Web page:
Sierra Leoneans displayed maturity, patience and tolerance during the elections. These are enduring Sierra Leonean values, and we must continue to display them to sustain our peace, our democracy and our development.
We deeply appreciate the commitment of the National Electoral Commission, Political Parties Registration Commission, and the Security forces to the constitution of this country and the sacred tenets of democracy, peace and security. We also applaud the many other state agencies, domestic and international monitors, civil society groups and the media for their positive contribution to ensuring credible, transparent and peaceful elections in the country.
My fellow Sierra Leoneans, you have given me, and my party, the All Peoples Congress, the mandate to govern our country for the next five years. You endorsed the achievements we made with the Agenda for Change and asked us to continue on to the Agenda for Prosperity.
This is my new contract with you, we will focus on creating jobs for the youths, and on training our youths to seize the immense employment opportunities we are creating in the construction, mining, agriculture and other sectors. We will continue with our infrastructural development programmes; we will continue to attract investment; we will continue to fight corruption; we will continue to protect and promote the rights of every woman, every man, youth, child, journalist, and civil society activist.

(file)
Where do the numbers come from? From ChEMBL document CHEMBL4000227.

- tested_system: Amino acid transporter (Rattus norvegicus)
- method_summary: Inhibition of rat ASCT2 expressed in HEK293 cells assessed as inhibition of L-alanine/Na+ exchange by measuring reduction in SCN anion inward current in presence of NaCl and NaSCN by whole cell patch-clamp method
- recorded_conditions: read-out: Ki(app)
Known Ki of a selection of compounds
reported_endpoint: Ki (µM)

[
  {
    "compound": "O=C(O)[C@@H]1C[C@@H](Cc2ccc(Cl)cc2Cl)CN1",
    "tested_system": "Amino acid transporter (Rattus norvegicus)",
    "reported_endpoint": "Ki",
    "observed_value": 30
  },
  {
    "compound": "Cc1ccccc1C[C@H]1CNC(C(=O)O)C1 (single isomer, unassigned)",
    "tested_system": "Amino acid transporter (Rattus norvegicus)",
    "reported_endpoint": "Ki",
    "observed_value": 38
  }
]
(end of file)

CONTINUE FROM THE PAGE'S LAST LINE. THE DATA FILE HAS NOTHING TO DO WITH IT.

The time for politics is over, the moment for continuing the transformation has come. This is the time for all of us to embrace each other. In the name of Mama Sierra Leone, let all APC supporters embrace every SLPP supporter and supporters of other political parties. I am inviting the leadership of the SLPP and other political parties to join the leadership of the APC in moving this country forward. The job at hand requires the goodwill and positive energy of the membership of all political parties.
Fellow Sierra Leoneans, democracy respects divisions; good governance transcends divisions. I will make sure that the fruits of the Agenda for Prosperity are equally distributed in every district and region of the country. Our creation of jobs will be for youths all over the country; our focus on skills for employment will be for the youths of every political party; we will construct roads in every region, continue to bring electricity to every district; develop agriculture in every chiefdom and provide free healthcare for the mothers and children of every village.
The work starts today. We know Sierra Leoneans everywhere are celebrating this national victory. But let us celebrate within the law; let us celebrate with the grace, tolerance and goodwill that must be the corner stone of the job at hand. Let us, as we celebrate, be mindful that the work starts today, and every Sierra Leonean, from all political parties, regions, ethnic group, age, and religion is central to our Agenda for Prosperity. We must therefore embrace each other as we march forward with action, bravery, commitment, discipline, empathy and fortitude.
I assure you all that with tenacity of purpose, and with great courage and determination, we will sustain our peace, democracy and development. The future beckons with high hopes for a prosperous Sierra Leone, whose sons and daughters will live together in peace and harmony, and enjoy the abundant fruits of our labour.
God bless you all
God bless Sierra Leone